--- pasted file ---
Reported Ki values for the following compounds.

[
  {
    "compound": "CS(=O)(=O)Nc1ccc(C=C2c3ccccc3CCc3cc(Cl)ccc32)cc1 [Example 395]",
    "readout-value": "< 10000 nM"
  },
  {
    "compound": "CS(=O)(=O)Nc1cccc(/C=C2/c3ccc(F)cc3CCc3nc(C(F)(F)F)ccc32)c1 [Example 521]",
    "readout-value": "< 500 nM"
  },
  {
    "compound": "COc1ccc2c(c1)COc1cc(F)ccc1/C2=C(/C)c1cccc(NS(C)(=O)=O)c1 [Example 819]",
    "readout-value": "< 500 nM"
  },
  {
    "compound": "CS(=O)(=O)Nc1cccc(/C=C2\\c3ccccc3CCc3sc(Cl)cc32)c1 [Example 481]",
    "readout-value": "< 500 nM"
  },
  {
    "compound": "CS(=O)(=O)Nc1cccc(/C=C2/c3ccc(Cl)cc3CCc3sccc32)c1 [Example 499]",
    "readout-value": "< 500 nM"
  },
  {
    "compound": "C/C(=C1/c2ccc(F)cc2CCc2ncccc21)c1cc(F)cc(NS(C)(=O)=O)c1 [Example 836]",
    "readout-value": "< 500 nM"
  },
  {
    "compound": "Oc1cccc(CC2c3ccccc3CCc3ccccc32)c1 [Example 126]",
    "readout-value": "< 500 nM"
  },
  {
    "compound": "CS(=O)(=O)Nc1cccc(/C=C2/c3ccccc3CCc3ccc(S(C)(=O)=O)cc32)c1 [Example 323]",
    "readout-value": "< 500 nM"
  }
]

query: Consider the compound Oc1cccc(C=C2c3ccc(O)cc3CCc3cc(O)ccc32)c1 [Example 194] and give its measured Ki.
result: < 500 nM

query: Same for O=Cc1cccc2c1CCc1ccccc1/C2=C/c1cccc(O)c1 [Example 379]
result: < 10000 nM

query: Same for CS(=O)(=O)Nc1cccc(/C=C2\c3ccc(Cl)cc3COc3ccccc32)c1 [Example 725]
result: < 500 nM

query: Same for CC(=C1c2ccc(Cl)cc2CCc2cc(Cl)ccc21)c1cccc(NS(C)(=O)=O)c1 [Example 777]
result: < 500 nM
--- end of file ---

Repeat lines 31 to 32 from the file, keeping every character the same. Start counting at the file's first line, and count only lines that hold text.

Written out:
  {
    "compound": "CS(=O)(=O)Nc1cccc(/C=C2/c3ccccc3CCc3ccc(S(C)(=O)=O)cc32)c1 [Example 323]",